“Did he have a wife?”



“One boy, I think.”

“Who will tell them about their husband and father?”

“I will, I suppose.”

Sheri jogged a couple steps to keep up. “Did his wife know his death was a possibility?”




“Why not?”


“Because why?”

“Like all our wives, she had no clue what he was doing.”

Silence returned as each of them reflected on those words. Except for the scuffling of their feet against the floor and the swishing of their clothes against their limbs, they continued now without a sound, the girls between the men, clutching hands, Stark in the lead, Joe watching their backs with the M-249.

As they went, the walls and ceiling of the tunnel became progressively rougher, until finally Joe could see bats squirming in darker areas above where muddy heaps of guano stacked deep upon the floor. The foul odor, present elsewhere in the cave, rose and subsided as they passed each pile, but the air here was breezier and so less stale than the other side of the cave-in had been. Even so, the faint scent of sulfur, like weak echoes of Prometheus’s theft of fire from the gods, combined with the guano to create a wretched stench that in some places was nearly impossible to breathe.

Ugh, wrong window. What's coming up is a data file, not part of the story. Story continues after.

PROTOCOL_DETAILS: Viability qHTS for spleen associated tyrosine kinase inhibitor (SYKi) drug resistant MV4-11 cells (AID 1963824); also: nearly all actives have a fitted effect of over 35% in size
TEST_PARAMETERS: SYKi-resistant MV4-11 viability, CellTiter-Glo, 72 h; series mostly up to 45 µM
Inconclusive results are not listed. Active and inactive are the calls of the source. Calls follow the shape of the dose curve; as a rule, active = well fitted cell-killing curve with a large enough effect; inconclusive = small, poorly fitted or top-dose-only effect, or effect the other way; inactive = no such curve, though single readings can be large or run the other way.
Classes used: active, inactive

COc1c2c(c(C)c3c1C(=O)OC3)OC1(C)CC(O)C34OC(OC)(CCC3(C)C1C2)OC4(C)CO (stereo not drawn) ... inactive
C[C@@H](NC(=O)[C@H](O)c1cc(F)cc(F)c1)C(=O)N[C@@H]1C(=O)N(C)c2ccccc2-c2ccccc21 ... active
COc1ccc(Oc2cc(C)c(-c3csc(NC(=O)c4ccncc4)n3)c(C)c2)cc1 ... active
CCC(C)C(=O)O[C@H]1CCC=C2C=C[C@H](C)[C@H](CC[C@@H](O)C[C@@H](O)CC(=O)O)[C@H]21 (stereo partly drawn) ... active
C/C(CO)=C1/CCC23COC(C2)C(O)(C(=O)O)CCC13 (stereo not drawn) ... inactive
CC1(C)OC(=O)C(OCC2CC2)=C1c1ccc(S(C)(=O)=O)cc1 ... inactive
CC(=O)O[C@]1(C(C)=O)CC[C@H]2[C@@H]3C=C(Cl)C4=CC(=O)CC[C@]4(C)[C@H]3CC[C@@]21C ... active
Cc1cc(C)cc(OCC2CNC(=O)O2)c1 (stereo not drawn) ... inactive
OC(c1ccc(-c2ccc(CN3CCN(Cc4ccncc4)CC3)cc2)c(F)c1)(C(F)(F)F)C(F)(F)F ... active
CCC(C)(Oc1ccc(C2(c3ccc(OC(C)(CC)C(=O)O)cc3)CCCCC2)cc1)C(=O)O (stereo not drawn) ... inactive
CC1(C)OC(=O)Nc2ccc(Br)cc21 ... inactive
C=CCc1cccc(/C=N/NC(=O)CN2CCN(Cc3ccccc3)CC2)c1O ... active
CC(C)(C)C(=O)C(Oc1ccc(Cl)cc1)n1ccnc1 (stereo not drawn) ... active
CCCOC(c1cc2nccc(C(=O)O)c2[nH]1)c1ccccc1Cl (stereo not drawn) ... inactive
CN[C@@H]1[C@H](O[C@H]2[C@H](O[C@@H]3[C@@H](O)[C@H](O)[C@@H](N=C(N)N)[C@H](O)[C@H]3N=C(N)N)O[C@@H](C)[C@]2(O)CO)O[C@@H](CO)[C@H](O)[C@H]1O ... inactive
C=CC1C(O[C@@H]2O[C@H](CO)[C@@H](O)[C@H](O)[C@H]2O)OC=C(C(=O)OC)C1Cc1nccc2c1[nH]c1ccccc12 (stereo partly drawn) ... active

Seconds turned to minutes as they counted the overhead bulbs, passing between them to shadow, then under them to light, the passageway becoming an endless maze of guano piles to avoid, like a travel game they could play called “dodge the dooky.” It seemed a peculiar environment to Joe, something he’d never considered before, a hidden world where ancient lava veins formed housing settlements for daddy longlegs, crickets, moths, bats, and other nocturnal creatures whose sole purpose in life seemed to be to feed and then to crap.